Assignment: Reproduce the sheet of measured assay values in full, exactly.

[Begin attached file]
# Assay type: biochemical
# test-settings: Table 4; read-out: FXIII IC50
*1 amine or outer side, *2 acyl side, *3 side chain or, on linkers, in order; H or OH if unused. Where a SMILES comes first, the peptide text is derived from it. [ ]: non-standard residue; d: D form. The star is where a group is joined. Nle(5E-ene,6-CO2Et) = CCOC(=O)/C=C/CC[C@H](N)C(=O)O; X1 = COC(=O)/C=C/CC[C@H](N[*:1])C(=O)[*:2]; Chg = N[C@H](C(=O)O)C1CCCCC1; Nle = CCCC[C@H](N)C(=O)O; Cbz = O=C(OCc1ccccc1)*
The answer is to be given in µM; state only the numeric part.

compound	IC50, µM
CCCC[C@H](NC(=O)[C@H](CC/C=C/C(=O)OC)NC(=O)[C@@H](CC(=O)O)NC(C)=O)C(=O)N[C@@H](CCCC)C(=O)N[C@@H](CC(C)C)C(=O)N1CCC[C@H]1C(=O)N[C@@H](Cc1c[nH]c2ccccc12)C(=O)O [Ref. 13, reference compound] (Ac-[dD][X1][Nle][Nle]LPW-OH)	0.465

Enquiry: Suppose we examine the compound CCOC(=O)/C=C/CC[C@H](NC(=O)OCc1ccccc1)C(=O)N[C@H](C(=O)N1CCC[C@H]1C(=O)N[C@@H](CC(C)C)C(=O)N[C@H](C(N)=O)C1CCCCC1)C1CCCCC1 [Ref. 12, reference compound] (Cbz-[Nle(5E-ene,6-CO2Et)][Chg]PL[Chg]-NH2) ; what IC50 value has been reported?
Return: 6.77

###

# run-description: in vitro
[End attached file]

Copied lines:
# Assay type: biochemical
# test-settings: Table 4; read-out: FXIII IC50
*1 amine or outer side, *2 acyl side, *3 side chain or, on linkers, in order; H or OH if unused. Where a SMILES comes first, the peptide text is derived from it. [ ]: non-standard residue; d: D form. The star is where a group is joined. Nle(5E-ene,6-CO2Et) = CCOC(=O)/C=C/CC[C@H](N)C(=O)O; X1 = COC(=O)/C=C/CC[C@H](N[*:1])C(=O)[*:2]; Chg = N[C@H](C(=O)O)C1CCCCC1; Nle = CCCC[C@H](N)C(=O)O; Cbz = O=C(OCc1ccccc1)*
The answer is to be given in µM; state only the numeric part.

compound	IC50, µM
CCCC[C@H](NC(=O)[C@H](CC/C=C/C(=O)OC)NC(=O)[C@@H](CC(=O)O)NC(C)=O)C(=O)N[C@@H](CCCC)C(=O)N[C@@H](CC(C)C)C(=O)N1CCC[C@H]1C(=O)N[C@@H](Cc1c[nH]c2ccccc12)C(=O)O [Ref. 13, reference compound] (Ac-[dD][X1][Nle][Nle]LPW-OH)	0.465

Enquiry: Suppose we examine the compound CCOC(=O)/C=C/CC[C@H](NC(=O)OCc1ccccc1)C(=O)N[C@H](C(=O)N1CCC[C@H]1C(=O)N[C@@H](CC(C)C)C(=O)N[C@H](C(N)=O)C1CCCCC1)C1CCCCC1 [Ref. 12, reference compound] (Cbz-[Nle(5E-ene,6-CO2Et)][Chg]PL[Chg]-NH2) ; what IC50 value has been reported?
Return: 6.77

###

# run-description: in vitro